Ironically, South Asia is called as nuclear flashpoint due to history of animosity and violent conflicts between India and Pakistan. With its mighty military power, India has emerged as the most potent threat for not just Pakistan but also a security challenge for other powers in the region.
Given the advantage it has in terms of nuclear missiles, military hardware and submarine fleet, India has been trying to create an environment conducive to wage limited war against Pakistan. For that, India has not just developed its military doctrine, Cold Start Doctrine, but also initiated and sponsored sub conventional war in Pakistan’s chaotic province, Balochistan.
In such circumstances, Pakistan needs to maintain delicate conventional military balance vis-à-vis India. Despite the fact, Pakistan has been facing number of issues at national, regional and international levels which include on-going military operation in tribal areas to hostile border skirmishes; a robust military modernization plan has become inevitable. A militarily strong Pakistan will be able to maintain its territorial integrity against aggressive yet militarily mighty India.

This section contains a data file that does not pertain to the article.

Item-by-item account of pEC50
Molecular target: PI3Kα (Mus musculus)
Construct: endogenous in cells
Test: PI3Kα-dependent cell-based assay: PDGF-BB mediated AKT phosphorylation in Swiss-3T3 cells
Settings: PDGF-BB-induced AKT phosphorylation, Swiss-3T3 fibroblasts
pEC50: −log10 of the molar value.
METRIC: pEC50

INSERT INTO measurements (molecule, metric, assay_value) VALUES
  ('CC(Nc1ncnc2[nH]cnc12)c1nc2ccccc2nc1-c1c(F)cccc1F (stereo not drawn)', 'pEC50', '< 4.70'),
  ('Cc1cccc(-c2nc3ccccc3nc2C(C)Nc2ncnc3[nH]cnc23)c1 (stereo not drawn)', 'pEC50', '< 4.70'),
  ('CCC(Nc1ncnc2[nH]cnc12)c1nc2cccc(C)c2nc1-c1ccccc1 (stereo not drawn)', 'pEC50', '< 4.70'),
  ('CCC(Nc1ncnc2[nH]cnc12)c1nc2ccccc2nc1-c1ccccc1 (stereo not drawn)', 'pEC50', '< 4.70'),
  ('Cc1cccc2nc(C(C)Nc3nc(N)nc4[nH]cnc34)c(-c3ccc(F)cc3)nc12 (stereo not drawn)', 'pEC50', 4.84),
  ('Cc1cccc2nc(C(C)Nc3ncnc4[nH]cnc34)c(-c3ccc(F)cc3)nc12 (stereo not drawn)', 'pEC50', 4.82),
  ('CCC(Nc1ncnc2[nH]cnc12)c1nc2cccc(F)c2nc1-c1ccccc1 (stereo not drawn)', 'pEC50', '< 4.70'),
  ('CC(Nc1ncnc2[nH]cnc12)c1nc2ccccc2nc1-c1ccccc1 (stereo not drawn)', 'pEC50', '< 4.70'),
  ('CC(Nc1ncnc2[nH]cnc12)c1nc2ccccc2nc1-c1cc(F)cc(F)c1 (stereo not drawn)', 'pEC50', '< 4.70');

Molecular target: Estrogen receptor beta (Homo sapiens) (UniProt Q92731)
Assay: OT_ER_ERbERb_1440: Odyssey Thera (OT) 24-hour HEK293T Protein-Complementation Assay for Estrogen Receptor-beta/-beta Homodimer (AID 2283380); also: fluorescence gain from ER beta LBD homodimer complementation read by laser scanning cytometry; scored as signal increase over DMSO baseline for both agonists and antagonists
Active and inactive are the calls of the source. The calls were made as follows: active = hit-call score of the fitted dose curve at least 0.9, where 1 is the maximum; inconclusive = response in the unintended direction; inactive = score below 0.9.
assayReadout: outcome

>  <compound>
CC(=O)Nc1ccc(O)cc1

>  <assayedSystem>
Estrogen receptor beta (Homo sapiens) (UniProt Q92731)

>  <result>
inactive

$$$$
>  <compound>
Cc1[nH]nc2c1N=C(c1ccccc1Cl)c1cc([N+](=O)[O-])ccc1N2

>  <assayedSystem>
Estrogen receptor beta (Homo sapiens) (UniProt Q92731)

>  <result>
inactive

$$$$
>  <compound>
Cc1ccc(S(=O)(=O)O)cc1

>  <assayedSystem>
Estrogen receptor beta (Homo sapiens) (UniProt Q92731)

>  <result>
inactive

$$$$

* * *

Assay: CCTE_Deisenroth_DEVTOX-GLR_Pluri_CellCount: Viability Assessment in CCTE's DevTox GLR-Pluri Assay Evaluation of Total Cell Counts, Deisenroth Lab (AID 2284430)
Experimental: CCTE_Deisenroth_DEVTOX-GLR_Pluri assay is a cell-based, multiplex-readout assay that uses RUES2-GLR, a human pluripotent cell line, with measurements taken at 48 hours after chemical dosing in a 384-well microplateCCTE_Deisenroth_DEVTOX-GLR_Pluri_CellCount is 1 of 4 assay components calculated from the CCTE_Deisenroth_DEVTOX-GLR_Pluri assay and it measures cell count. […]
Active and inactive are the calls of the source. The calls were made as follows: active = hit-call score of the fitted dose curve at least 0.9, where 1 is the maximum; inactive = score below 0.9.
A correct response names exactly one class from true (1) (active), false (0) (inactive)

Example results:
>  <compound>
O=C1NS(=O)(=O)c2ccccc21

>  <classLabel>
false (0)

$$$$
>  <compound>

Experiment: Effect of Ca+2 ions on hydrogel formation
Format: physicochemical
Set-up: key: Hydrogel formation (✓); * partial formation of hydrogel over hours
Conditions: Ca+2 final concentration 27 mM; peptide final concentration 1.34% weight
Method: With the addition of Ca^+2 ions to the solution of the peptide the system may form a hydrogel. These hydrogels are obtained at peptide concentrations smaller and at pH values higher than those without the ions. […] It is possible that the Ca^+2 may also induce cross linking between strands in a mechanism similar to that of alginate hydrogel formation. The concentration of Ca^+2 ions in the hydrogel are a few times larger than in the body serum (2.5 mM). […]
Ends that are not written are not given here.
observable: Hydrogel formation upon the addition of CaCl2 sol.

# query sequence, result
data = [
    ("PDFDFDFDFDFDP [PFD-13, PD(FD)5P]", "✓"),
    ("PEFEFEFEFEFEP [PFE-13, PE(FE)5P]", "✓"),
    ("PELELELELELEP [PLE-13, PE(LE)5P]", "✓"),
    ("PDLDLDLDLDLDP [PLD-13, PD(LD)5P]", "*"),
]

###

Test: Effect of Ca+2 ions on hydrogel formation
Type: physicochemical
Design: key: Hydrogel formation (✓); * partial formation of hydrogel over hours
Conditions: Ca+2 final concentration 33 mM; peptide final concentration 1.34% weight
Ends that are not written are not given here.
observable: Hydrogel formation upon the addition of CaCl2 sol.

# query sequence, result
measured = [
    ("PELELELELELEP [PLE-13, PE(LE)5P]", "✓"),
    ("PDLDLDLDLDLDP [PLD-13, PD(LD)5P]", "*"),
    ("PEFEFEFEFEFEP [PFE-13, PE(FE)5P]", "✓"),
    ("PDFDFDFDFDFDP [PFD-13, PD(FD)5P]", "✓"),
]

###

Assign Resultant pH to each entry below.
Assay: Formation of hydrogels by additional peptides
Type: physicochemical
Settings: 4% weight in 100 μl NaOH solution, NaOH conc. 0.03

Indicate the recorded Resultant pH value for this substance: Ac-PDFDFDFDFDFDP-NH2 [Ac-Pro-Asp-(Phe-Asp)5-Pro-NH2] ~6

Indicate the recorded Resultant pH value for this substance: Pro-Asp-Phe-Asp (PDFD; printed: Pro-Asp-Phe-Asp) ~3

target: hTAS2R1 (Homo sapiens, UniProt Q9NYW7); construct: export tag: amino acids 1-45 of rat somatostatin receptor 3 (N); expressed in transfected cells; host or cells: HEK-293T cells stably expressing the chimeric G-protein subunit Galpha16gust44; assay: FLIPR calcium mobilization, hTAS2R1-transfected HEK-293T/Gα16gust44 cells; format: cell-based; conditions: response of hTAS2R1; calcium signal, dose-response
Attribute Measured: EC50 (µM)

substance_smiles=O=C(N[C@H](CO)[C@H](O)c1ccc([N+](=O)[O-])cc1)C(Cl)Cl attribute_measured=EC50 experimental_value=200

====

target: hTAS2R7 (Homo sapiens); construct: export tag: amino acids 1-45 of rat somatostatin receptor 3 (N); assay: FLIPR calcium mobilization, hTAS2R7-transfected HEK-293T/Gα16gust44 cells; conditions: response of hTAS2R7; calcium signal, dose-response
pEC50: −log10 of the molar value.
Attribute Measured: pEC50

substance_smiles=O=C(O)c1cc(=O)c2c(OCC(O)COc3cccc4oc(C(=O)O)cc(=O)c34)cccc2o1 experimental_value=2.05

It’s an open fact that Pakistan has consistently called for peaceful resolution of all outstanding disputes and it has offered to resume diplomacy and dialogue over Kashmir dispute. Unfortunately, India’s cold response has not only restricted Pakistan’s peaceful overtures but also refused to accept third-party mediation in peaceful settlement of Kashmir issue. This clearly shows that, current ruling regime in India is not serious for peaceful settlement, rather more inclined to use of force and coercion. Under such circumstances, Pakistan needs to strengthen its force posture to pre-empt any kind of misadventure from its adversary. However, Pakistan, as it has done in past, must embrace peaceful overtures to bring stability in the region.
US Call for a New Relationship
‘Trust, but verify’ an Old Russian proverb that President Reagan liked to repeat often. Trump is neither the first President nor he is going to be the last to criticize Pakistan of deceit and threaten to cut off American assistance. Notwithstanding, the last six decades of the US support, the US has failed completely in cultivating an ally in Pakistan nor has it meaningfully changed the nature of its relationship with Pakistan, which can be best described as ‘transactional’. A quid-pro-quo relationship between the two has never been established with regards to the assistance they both offered to each other. In truth, United States has never really trusted Pakistan.